The dough was made for us, to the specs of the same recipe that we used at The Bruery when we issued the original challenge three and a half months earlier, by Safa Hamze and his baking team at Whole Foods under the direction of head baker Andy Clark (a founding member of "Boulder's Secret Pizza Society" and an experienced appreciator of serious beer who was, regrettably, out of town at a Bread Baker's Guild of America Board meeting -- I know he would have totally flipped out at what was about to happen and, naturally, I'll never let him forget that he missed this night). The dough had a pleasant light caramel tone, maybe cafe au lais-ish, because it was infused with barley malt crystal (4% ratio to the flour; the recipe is in an earlier posting). The Germania flour from Central Milling, with its touch of pumpernickel, was the perfect choice, an American flour blend that performed like a cross between the Italian Double Zero flour we'd had earlier that day at Marco's, and the Colorado grown high-protein flour we'd had in the pizzas that morning at Brava Pizzeria della Strada. We were ready to roll.

Kelly started assembling the first pizza, the "hero" as it's called in photo sessions, the one for the camera, and for our first combined taste with the Birra Basta. The dough was then baked in the now 800 degree owood-fired oven, with freshly made, super creamy burrata cheese from the legendary Gioia Cheese Company in Los Angeles, and also with beautiful yellow squash blossoms, sliced chiffonnade style into slivers. Ninety seconds later, when it emerged from the oven, Kelly finished it off with a topping of baby arugula, sweet and tangy silver anchovies, lemon preserves (slow cooked in Kelly's sous vide water bath cooker), and a dusting of fennel pollen salt.  We brought the pizza to a table just inside the stage door of the Beer Garden because we were told the Denver police would arrest us if we drank our beers out on the sidewalk (probably a necessary law in beer-crazed Denver). There, Patrick, Alan, Kelly, me, and eventually our whole crew and growing entourage, with cameras rolling, put the birra and the pizza together for the first time.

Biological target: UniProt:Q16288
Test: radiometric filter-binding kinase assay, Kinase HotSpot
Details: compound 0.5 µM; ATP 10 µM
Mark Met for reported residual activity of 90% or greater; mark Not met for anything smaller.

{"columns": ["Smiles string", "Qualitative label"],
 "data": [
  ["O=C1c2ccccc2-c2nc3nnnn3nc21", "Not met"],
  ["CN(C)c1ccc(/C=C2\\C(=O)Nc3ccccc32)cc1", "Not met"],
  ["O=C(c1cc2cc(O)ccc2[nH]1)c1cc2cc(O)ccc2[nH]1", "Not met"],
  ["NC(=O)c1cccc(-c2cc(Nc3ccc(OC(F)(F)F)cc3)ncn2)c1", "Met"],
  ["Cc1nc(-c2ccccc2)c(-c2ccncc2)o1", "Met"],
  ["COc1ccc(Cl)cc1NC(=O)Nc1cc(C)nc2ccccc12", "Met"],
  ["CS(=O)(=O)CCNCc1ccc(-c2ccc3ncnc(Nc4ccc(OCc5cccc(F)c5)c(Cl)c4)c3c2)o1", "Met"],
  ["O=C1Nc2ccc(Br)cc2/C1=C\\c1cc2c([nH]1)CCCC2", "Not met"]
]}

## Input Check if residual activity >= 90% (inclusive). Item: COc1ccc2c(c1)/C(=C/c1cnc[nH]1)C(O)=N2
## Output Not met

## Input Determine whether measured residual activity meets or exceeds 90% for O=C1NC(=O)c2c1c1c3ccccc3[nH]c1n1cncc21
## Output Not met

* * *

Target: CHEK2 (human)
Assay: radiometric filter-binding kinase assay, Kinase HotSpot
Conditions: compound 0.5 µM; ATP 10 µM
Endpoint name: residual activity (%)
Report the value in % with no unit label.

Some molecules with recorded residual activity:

I hate to do this to you, but I'll pick up the story tomorrow and do my best to describe how the flavors took on a whole new direction when they all came together....

 

Comments 

 
#1 Jon In Albany 2011-10-08 10:47
This is a great read. I'm really enjoying it.
Quote
 
 
#2 https://www.etsy. 2014-07-06 14:22
Write more, thats all I have to say. Literally, it seems as though you relied on the
video to make your point. You clearly know what youre talking about,
why waste your intelligence on just posting videos to your site when you could be giving us something
enlightening to read?
Quote
 
 
#3 here 2014-09-04 06:54
Hmm it appears like your blog ate my first comment (it was super long) so I
guess I'll just sum it up what I had written and say, I'm thoroughly enjoying your blog.

I too am an aspiring blog blogger but I'm still new to the whole
thing. Do you have any helpful hints for first-time blog writers?
I'd definitely appreciate it.
Quote
 

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Pizza Quest is a site dedicated to the exploration of artisanship in all forms, wherever we find it, but especially through the literal and metaphorical image of pizza. As we share our own quest for the perfect pizza we invite all of you to join us and share your journeys too. We have discovered that you never know what engaging roads and side paths will reveal themselves on this quest, but we do know that there are many kindred spirits out there, passionate artisans, doing all sorts of amazing things. These are the stories we want to discover, and we invite you to jump on the proverbial bus and join us on this, our never ending pizza quest.